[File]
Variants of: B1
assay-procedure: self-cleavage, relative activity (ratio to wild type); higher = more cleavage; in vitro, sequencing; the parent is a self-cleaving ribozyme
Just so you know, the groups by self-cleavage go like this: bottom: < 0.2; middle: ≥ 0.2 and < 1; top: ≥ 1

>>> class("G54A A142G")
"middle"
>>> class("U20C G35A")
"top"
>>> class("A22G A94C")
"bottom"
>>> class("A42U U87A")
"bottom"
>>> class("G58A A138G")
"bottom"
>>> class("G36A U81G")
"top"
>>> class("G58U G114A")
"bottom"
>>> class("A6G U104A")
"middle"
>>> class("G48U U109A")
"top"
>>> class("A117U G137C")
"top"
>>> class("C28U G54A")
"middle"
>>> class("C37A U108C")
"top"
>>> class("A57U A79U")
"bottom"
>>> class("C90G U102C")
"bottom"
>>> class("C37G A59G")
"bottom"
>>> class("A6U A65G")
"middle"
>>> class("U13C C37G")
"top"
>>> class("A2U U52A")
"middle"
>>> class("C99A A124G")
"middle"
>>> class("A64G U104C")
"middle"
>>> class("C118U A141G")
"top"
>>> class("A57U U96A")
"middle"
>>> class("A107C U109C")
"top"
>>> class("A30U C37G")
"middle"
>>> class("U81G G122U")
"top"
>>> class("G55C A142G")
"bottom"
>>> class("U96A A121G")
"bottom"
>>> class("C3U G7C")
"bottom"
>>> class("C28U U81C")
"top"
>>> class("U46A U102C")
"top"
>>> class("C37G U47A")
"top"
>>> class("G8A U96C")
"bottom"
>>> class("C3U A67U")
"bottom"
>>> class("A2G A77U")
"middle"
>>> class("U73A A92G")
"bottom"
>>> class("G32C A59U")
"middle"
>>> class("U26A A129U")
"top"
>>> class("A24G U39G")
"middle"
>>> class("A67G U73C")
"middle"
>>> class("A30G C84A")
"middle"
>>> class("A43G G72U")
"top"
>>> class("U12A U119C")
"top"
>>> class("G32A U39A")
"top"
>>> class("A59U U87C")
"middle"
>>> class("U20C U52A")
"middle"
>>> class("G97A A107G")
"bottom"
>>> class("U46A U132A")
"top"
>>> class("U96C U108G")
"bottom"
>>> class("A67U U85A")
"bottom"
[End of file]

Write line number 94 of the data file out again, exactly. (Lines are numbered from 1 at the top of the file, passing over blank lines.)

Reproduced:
>>> class("G97A A107G")